An Overworked Theory

1903 Boston Medical and Surgical Journal  
Governor Andrew to the rank of brigadier-general. All through the Civil War the responsibility for providing proper medical officers for the Massachusetts regiments, the general supervision of all matters relating to the medical staff, the care of the invalided sick and wounded fell upon General Dale. For many years after the. war he had charge of the distribution of state aid and of invalided soldiers He was an admirable organizer and a firstrate executive, and his duties were discharged with
more » ... re discharged with great credit to himself and great advantage to the state, and at the same time with a sympathetic regard for those dependent upon his decisions. An increasing deafness prevented private practice, and gradually interfered with the discharge of his public duties. He resigned his office in 1876, and presently withdrew to the family estate, a farm of about one hundred acres, in North Andover, which had descended in the Johnson family from the original Indian grant in 1636. Dr. Dale was a handsome man, of large stature and fine presence,-such an one as would anywhere attract attention. He outlived all his family. His only surviving son, W. J. Dale, Jr.,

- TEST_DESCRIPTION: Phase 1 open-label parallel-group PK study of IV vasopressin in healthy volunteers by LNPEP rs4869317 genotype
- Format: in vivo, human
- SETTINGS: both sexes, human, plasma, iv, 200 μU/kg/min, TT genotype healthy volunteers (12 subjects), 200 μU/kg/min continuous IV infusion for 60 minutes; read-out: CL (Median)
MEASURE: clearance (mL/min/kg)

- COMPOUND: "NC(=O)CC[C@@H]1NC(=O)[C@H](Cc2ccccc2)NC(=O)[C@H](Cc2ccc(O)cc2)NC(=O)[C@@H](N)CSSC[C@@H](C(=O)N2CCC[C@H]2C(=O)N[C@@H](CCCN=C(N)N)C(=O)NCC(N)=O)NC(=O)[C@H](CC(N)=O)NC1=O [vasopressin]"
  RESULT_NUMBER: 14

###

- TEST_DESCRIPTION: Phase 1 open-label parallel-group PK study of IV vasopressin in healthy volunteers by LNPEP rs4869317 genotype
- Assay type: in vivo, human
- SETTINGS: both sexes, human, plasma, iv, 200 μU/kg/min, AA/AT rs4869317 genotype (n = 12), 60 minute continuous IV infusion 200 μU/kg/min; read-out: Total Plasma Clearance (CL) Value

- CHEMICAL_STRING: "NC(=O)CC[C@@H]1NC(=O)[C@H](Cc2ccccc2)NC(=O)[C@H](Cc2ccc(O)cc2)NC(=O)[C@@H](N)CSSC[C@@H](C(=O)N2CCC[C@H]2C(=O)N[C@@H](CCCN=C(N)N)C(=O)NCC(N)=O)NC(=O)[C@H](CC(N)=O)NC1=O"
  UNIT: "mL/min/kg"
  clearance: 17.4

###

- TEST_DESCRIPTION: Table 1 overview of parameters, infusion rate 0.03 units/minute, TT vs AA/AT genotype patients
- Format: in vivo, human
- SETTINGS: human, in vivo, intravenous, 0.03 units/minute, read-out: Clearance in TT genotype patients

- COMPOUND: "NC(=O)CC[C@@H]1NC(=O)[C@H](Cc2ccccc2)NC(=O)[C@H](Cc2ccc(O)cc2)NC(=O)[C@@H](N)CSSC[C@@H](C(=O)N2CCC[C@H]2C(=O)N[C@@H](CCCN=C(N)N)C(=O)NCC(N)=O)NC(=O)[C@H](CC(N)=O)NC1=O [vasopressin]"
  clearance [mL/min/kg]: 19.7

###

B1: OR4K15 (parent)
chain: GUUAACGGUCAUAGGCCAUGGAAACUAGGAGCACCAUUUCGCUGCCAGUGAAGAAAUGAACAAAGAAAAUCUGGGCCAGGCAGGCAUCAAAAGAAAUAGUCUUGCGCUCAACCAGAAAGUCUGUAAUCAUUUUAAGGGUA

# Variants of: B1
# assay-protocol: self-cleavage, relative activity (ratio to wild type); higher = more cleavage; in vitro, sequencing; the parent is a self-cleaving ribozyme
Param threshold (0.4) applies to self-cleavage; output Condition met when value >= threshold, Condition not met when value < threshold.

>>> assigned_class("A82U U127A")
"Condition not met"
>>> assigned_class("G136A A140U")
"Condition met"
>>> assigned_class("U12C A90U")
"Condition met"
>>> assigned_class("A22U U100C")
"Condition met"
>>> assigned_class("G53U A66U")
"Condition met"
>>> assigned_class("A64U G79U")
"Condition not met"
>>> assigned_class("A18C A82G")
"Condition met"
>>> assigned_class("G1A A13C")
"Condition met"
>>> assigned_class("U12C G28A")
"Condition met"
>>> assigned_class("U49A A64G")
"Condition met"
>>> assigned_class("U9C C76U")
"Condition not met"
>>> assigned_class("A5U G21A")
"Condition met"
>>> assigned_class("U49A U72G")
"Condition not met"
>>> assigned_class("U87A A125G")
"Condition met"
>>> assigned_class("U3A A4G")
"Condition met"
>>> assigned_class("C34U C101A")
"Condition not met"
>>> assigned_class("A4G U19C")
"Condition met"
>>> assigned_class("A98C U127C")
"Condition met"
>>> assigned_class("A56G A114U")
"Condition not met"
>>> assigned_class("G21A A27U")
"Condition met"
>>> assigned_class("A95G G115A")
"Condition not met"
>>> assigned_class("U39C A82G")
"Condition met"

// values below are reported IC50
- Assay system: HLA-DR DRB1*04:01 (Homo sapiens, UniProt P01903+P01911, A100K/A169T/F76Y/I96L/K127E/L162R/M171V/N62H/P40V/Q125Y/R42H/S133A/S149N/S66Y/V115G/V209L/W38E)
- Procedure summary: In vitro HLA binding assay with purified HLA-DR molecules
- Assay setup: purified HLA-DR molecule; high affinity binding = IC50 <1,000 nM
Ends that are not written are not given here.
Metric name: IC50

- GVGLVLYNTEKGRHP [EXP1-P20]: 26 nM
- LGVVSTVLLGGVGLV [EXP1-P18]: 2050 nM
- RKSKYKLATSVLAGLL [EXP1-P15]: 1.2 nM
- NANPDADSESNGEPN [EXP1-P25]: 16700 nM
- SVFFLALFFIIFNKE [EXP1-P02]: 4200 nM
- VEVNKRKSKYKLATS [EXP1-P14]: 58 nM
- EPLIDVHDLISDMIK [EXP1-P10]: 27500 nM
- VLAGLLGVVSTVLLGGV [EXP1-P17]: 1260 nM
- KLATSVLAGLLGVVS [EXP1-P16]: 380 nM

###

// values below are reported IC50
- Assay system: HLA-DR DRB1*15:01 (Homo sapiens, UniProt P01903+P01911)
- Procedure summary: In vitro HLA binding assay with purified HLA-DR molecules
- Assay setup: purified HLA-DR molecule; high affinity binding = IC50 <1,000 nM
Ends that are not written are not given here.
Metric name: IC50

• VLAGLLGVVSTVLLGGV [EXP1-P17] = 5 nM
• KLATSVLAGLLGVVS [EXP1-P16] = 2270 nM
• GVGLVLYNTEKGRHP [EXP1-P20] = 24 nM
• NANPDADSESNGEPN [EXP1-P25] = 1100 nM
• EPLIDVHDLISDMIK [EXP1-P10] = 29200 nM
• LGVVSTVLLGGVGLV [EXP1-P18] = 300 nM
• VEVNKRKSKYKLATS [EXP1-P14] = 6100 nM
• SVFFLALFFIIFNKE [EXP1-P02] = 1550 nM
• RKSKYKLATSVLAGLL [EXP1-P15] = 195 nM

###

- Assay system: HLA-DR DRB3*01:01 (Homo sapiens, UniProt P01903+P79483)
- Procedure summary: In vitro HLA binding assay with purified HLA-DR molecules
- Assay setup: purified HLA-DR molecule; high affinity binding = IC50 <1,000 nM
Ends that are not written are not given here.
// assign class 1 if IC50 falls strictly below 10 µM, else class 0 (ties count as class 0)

doi:10.1056/nejm190310151491611 fatcat:if5qafqtqfb37mx4xqray73jh4